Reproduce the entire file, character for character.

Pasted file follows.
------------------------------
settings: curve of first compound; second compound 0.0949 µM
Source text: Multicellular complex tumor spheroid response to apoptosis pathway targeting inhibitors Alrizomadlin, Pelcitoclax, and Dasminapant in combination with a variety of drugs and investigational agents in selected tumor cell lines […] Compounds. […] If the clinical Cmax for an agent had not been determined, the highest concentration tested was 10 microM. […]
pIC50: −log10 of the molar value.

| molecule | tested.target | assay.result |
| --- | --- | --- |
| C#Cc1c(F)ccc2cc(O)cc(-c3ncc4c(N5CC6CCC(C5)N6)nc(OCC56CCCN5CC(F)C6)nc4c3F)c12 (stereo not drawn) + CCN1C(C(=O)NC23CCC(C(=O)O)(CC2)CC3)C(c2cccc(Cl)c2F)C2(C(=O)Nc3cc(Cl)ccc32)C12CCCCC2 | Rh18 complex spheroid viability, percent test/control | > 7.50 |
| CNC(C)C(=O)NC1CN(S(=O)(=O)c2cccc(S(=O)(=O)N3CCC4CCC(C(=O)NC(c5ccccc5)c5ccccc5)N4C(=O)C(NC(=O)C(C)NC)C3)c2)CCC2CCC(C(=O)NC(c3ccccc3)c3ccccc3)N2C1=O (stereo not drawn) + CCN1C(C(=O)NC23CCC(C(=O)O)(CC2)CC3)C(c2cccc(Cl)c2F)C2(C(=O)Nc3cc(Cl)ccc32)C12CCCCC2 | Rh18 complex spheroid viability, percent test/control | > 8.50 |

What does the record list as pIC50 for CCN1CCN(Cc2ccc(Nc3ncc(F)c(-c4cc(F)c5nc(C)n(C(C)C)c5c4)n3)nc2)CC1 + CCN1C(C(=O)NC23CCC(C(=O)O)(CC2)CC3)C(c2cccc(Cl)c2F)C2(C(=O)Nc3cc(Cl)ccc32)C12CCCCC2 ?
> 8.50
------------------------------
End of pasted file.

settings: curve of first compound; second compound 0.0949 µM
Source text: Multicellular complex tumor spheroid response to apoptosis pathway targeting inhibitors Alrizomadlin, Pelcitoclax, and Dasminapant in combination with a variety of drugs and investigational agents in selected tumor cell lines […] Compounds. […] If the clinical Cmax for an agent had not been determined, the highest concentration tested was 10 microM. […]
pIC50: −log10 of the molar value.

| molecule | tested.target | assay.result |
| --- | --- | --- |
| C#Cc1c(F)ccc2cc(O)cc(-c3ncc4c(N5CC6CCC(C5)N6)nc(OCC56CCCN5CC(F)C6)nc4c3F)c12 (stereo not drawn) + CCN1C(C(=O)NC23CCC(C(=O)O)(CC2)CC3)C(c2cccc(Cl)c2F)C2(C(=O)Nc3cc(Cl)ccc32)C12CCCCC2 | Rh18 complex spheroid viability, percent test/control | > 7.50 |
| CNC(C)C(=O)NC1CN(S(=O)(=O)c2cccc(S(=O)(=O)N3CCC4CCC(C(=O)NC(c5ccccc5)c5ccccc5)N4C(=O)C(NC(=O)C(C)NC)C3)c2)CCC2CCC(C(=O)NC(c3ccccc3)c3ccccc3)N2C1=O (stereo not drawn) + CCN1C(C(=O)NC23CCC(C(=O)O)(CC2)CC3)C(c2cccc(Cl)c2F)C2(C(=O)Nc3cc(Cl)ccc32)C12CCCCC2 | Rh18 complex spheroid viability, percent test/control | > 8.50 |

What does the record list as pIC50 for CCN1CCN(Cc2ccc(Nc3ncc(F)c(-c4cc(F)c5nc(C)n(C(C)C)c5c4)n3)nc2)CC1 + CCN1C(C(=O)NC23CCC(C(=O)O)(CC2)CC3)C(c2cccc(Cl)c2F)C2(C(=O)Nc3cc(Cl)ccc32)C12CCCCC2 ?
> 8.50